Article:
SB: “Let That Money Talk” is by far the biggest budget production I’ve done for a video. The song and story behind it are so special to me. I knew I had to bring it to life the right way. Part of that included getting Caroline Blaike, a stunning queer dancer from Jumbo’s, on board. It’s funny because I knew there would be make out scenes and I was actually kind of worried that I wouldn’t be able to get into the mood and be convincing with 30 crew members hovering over us. But she is so incredibly magnetic. One look from her made everyone in the room disappear. I also didn’t know Caroline very well prior to shooting the video so I wasn’t sure if we’d get along, much less have chemistry. But getting to know her made me that much more attracted to her. By the end of the day, when we were in full make out scene mode, I think we were both having a lot of fun. It also helped immensely having a woman directing us. Eva Dubovoy has a naturally edgy and sensual eye. Her direction was essential in pulling off such a sexually charged video so artfully.
FEMMUSIC: Can you describe your songwriting technique?
SB: I almost always have the same process when it comes to writing. Get a good vibe going instrumentally and then I get on the mic and record all my initial gibberish melody ideas in real time. I just keep doing that until my subconscious pushes words to the front. My subconscious really decides what each song is going to be about ultimately, because those words just start coming out! It’s the most therapeutic and revelatory experience. Sometimes I even record all the harmony parts to a song in gibberish as well. Just to get the idea down how I want to hear it. Then later I go in and fill in any lyric gaps.
FEMMUSIC: What song (not your own) has had the biggest influence on you and why?
SB: Oh man that’s a tough one. I can’t think of a particular song, but definitely other bands have had an enormous influence on me. Even though BEGINNERS is super poppy, I came up in the punk/hardcore scene so a lot of my influences are artists like Fugazi, Black Flag, The Cramps etc. Also The Beatles, always The Beatles. Frank Ocean really inspired a lot of my writing style on this upcoming record as well. I love his stream of conscious lyrics and melodies.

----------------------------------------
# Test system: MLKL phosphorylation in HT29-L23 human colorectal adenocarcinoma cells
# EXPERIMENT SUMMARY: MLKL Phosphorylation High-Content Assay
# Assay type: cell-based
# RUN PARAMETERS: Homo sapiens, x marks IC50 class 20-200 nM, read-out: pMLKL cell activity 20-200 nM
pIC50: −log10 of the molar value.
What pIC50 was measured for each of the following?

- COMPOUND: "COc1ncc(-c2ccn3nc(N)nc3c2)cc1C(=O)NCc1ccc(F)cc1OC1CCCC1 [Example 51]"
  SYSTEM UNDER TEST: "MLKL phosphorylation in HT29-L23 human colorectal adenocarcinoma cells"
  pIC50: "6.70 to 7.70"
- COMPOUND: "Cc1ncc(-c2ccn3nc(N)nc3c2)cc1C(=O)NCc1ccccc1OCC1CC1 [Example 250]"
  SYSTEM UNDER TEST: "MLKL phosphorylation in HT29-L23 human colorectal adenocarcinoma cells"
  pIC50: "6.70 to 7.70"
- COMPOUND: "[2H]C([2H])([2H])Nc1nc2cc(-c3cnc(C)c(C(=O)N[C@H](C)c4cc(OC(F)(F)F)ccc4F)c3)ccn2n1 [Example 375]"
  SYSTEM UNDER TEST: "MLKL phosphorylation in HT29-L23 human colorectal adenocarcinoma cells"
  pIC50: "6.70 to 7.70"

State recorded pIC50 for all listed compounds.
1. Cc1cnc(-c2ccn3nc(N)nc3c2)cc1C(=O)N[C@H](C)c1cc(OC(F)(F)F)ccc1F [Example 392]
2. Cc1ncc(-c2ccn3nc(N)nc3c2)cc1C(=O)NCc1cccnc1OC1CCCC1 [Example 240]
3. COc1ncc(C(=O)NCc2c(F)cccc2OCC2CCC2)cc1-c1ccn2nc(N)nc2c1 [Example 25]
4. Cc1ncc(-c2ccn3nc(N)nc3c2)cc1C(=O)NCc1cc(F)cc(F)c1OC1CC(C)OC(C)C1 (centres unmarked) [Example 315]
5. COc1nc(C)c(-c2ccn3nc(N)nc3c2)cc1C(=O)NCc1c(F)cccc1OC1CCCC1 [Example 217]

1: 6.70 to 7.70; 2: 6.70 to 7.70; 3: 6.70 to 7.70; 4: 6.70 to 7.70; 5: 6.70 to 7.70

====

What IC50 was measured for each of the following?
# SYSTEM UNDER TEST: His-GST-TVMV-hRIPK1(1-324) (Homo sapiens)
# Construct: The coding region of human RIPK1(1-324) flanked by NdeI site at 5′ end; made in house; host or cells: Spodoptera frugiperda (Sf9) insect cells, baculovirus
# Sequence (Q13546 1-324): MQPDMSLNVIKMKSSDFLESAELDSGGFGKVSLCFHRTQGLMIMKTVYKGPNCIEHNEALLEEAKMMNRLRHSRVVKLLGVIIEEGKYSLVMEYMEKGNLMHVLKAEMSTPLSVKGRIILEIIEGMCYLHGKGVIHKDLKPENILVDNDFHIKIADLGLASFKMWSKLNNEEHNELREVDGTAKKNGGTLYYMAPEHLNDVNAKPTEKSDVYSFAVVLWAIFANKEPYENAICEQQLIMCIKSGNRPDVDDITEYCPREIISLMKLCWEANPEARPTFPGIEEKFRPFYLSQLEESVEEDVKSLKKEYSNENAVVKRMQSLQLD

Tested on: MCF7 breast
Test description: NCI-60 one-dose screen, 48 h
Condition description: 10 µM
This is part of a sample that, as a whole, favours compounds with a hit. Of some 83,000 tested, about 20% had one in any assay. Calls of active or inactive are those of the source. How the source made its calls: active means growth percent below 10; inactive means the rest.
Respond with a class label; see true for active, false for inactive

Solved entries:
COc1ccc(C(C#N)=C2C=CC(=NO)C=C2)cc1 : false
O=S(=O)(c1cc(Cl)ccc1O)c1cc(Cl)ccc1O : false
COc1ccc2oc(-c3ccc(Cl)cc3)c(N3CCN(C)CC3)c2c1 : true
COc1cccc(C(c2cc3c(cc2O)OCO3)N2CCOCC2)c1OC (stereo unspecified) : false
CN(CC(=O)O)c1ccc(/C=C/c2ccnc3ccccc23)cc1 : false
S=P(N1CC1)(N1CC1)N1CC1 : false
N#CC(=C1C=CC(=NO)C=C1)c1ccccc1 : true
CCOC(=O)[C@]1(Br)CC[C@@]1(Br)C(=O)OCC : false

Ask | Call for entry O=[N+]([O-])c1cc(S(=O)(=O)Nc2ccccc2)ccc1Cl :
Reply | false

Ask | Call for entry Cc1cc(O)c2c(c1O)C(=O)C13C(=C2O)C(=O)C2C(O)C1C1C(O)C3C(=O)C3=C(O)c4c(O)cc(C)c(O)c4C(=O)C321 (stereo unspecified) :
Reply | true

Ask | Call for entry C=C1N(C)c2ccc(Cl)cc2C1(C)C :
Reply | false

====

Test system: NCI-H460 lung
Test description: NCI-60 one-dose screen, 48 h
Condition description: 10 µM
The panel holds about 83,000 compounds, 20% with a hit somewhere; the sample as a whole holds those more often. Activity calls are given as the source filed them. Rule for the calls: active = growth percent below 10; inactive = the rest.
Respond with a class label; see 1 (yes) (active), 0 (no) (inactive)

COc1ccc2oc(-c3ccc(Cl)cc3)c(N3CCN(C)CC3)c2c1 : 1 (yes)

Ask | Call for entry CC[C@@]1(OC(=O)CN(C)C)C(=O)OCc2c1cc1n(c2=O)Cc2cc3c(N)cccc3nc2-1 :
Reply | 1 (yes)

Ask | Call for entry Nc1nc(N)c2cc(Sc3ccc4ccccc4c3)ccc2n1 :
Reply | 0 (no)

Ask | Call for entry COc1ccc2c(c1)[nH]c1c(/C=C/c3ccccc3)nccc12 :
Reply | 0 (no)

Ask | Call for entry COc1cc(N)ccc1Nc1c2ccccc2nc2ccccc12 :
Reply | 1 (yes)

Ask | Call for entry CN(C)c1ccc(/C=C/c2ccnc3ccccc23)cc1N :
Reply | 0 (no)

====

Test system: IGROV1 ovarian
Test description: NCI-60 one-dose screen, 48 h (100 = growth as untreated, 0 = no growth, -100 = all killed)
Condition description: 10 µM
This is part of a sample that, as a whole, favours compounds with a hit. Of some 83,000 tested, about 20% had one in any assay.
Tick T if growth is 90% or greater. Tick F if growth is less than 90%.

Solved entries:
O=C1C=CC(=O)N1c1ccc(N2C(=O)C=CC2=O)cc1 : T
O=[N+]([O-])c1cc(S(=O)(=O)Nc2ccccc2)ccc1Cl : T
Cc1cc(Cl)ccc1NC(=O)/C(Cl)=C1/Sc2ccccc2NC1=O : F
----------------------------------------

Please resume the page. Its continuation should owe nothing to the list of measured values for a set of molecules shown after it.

FEMMUSIC: As a woman in the music industry have you been discriminated against?
SB: As I’ve become more successful, I’ve noticed that when working with men on videos, mixes, whatever the case, sometimes I’m treated as though I’m being difficult to work with, when in fact I’m just being professional and confident in what I want. As a woman, if you have too strong of an opinion, even when you’re knowledgeable in the field and paying for the work, you’re “difficult to work with”. I’ve been in bands with men who had far less experience than I have, and never saw them questioned like this. It’s a big part of why I try my best to work with women as much as possible.
FEMMUSIC: Whom would you most like to collaborate with, or tour with? Why?
SB: Well I always really wanted to collaborate with Kanye, but now that he’s on his Trump rant I think I’m out. Haha. This is sounds like a weird one but there’s this heavier rock band Metz that I love. It would be crazy and amazing to be able to collaborate with people doing stuff so different from us.
I’d love to be able to tour with Santigold or Tegan and Sara. I feel like those are within the realm of possibility. Someone hook it up!
FEMMUSIC: What’s one thing would you like to change about the music industry?
SB: Wow this is a tough one. There’s a lot I’d like to change. Lol. I guess the biggest thing I would change is the ageist, sexist way that women artists are commodified and trapped. Much more so than men, women have this ticking timebomb hanging over us. Like as soon as we’re not 20 years old and a sex symbol for men, we’re worthless and our art is irrelevant. I don’t think fans feel that way, but the record industry does and they hold the key to getting your music out for the world to see.